Essentially a protracted series of tactical battles, Diofield Chronicle’s design falls into an early routine from which it is reluctant to deviate, while its fantasy world apes the war-room politicking of Game of Thrones with a focus on moving the chess pieces at the expense of credible character development. Flashes of progress are seen in its combat, and the occasional voice dares to question a realm ruled by divine authority, but both efforts are ultimately futile, crushed by an exhausting and relentless war machine.
As the name suggests, Diofield itself is a holy land–God’s country–where the hereditary monarchy is assured by each new ruler sporting the Mark of the Blessed, a birthmark of sorts that appears to resemble a vein of precious gems. Yet a frail king and the murder of his heir has caused a succession crisis, with facts forming around several candidates while neighboring empires eye an opportunity to expand their borders. Armies march across a map straight out of the Game of Thrones opening credits while those in command conduct sober debate about their next power play. These are serious people making serious decisions, it seems to imply. Everyone involved speaks as if through clenched-jaw, and with curiously little emotion, a vocal performance that is perhaps meant to indicate the gravity of the situation but instead tends to suggest everyone is a bit bored.
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Your perspective on events is through the eyes of Andrias Rhondarson, who is the boyhood friend and servant of the murdered heir, now grown-up and leading a band of mercenaries in the employ of the crown. Andrias makes for a dull lead, as he’s disinclined to divulge his inner thoughts, while the ponderous, often humorless conversations he has with the rest of the cast do little to warm you to his plight, or anyone elses for that matter. In fairly typical JPRG style, few of the core cast look a day older than 18 yet carry themselves, whether debating strategy around the table or reflecting on the last mission, with the world-weariness of a pragmatic veteran general. It’s laborious stuff and serves mostly to highlight the need for a quicker method of skipping through each scene.
Between missions you explore the sparsely decorated keep that serves as company HQ, collecting new missions, shopping for weapons and consumables, and upgrading the party’s abilities. Helpfully, the map shows where missions can be collected and conversations can be held, as well as whether the merchant or research station have new items available, and you can fast-travel between locations in mere seconds. As you recruit new party members, this hub area gradually becomes more populated over time, but despite the presence of side missions to unlock additional features and a new area, it fails to feel like home. Not much more than a collection of bland, often empty rooms, the HQ is essentially a glorified menu. Returning to the hub ought to be accompanied by a sense of wonder at what might have changed or developed; instead it’s more of a weary resignation that you’re going to have to hop between hotspots while clicking through a bunch of boring dialogue.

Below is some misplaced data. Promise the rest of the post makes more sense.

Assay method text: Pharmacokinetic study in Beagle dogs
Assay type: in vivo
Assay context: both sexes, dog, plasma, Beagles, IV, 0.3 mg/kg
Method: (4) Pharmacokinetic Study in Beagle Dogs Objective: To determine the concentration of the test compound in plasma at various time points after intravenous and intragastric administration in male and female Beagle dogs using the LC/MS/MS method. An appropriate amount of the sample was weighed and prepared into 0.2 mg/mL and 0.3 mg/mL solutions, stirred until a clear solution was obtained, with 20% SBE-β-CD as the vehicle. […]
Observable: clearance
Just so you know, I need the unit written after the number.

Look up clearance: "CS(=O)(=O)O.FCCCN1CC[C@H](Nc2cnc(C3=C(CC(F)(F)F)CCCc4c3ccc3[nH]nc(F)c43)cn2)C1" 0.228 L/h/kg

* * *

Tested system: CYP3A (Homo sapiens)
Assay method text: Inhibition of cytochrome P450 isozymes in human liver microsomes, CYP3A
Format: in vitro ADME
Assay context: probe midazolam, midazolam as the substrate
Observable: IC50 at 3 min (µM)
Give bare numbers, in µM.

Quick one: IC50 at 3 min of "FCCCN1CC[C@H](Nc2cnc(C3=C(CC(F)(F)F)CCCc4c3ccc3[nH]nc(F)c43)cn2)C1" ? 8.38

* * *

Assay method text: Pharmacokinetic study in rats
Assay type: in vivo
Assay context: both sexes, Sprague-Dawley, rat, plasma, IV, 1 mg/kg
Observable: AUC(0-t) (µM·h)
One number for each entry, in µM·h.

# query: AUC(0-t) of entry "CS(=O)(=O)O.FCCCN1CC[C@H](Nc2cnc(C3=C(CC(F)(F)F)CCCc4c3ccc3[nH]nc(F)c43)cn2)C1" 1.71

Battles take place in real-time with the action pausing automatically when you issue a movement order or a command to use an ability. This can give proceedings a jarring stop-start feel, but it does allow time to think every step of the way and, crucially, make small adjustments–say, telling a character to step a few feet to the side to avoid an incoming attack .
The combat seems interesting at first but fails to develop, seemingly content to tread the same ground from start to finish
The combat seems interesting at first but fails to develop, seemingly content to tread the same ground from start to finish. Surprises are limited to yet another wave of enemies rather than any attempt to chart new territory. Enemies boil down to two types–ranged and melee–with variations reduced to stronger versions and some very slightly different attacks. Your party members come in four classes: soldier (the defensive tank), cavalier (mobile damage), sharpshooter (ranged damage), and magicker (healing and buffs with some ranged damage). These characters require reasonably different tactics to maximize their potential. You’re not just telling everyone to attack that enemy and sitting back; it’s vital you tell your cavalier to flank the enemy and gain the ambush attack bonus, or to have your soldier provoke specific enemies into attacking her, or to instruct your magicker to cast Sanctuary on the ground your soldier is holding, or have your sharpshooter fire off a stun shot to interrupt an enemy preparing a special attack.